Albatross makes a rare and frustrating trip north

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The Independent US

It was the thrill of the season for birdwatchers in the American North-east when two of their fraternity saw something extraordinary during a twitching expedition to the island of Penikese close to Martha's Vineyard: above them was the unmistakable silhouette of a yellow-nosed albatross.

It was the thrill of the season for birdwatchers in the American North-east when two of their fraternity saw something extraordinary during a twitching expedition to the island of Penikese close to Martha's Vineyard: above them was the unmistakable silhouette of a yellow-nosed albatross.

The excitement was understandable. The albatross is a southern hemisphere species, with colonies in the South Atlantic and South Pacific.

Sightings on this side of the equator are extremely rare. This bird made its appearance on 9 May and then vanished out to sea. Now it is back.

In recent days, it has been seen around the New York area, first on a Long Island beach and later flying down the central reservation of an expressway. This week it was spotted on a beach on the New Jersey side of Delaware Bay.

These birds, whose wingspan can reach 7ft, come ashore for one reason only: to find a mate. Which means that this albatross is in for a frustrating spring. Each time it has been seen, the bird has been trying to find friends among groups of gulls, in vain.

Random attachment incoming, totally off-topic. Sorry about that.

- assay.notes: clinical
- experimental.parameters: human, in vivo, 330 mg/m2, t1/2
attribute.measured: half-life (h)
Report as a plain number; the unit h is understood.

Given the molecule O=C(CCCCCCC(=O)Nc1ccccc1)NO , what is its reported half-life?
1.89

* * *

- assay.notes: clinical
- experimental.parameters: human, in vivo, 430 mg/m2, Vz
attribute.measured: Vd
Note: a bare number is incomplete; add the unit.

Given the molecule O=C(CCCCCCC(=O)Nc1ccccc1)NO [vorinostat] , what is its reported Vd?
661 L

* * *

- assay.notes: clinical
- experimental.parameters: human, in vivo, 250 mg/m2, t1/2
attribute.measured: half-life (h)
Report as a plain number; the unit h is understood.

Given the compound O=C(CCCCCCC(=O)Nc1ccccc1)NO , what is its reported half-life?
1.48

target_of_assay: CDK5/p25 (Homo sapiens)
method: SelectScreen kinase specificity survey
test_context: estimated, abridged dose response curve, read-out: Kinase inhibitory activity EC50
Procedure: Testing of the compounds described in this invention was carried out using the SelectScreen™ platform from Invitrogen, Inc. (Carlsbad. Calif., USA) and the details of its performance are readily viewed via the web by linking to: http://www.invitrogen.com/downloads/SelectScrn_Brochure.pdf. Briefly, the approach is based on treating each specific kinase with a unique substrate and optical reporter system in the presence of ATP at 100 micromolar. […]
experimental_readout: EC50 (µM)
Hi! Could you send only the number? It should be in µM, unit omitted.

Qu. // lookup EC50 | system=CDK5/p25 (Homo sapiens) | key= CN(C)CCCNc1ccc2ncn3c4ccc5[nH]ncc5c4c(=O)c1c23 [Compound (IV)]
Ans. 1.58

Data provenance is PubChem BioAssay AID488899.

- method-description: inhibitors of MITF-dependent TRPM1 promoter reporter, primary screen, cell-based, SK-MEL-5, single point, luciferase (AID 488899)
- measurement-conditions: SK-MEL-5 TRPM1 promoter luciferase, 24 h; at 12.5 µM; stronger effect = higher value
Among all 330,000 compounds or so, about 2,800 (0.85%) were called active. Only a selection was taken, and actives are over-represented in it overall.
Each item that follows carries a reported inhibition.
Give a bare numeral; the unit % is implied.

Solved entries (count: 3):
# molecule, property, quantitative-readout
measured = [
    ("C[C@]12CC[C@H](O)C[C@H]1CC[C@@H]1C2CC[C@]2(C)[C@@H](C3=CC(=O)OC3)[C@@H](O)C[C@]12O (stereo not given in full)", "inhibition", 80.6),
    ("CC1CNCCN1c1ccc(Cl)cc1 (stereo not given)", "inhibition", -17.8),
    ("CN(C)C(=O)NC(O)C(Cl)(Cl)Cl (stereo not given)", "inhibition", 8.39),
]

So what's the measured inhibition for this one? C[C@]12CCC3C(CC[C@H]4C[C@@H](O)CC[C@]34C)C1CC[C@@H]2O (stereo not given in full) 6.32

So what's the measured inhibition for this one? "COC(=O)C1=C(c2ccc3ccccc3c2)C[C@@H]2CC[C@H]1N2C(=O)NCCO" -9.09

How the yellow-nose got to the other side of the world where even the season is wrong - it should be enjoying autumn now - is a mystery. Some experts believe it may be the same albatross that was spotted off southern Massachusetts 28 years ago. An albatross can live up to 80 years. Alternatively, it may have been swept north by one of last season's Atlantic hurricanes.

Ornithologists have warned that the albatross population in places such as the Falkland Islands is in sharp decline and the bird could be extinct within 25 years. There are potential breeding grounds aplenty for the albatross off the coast of New England.

If only there were just two of these accidental tourists riding the region's winds. But that would be too much to hope for.

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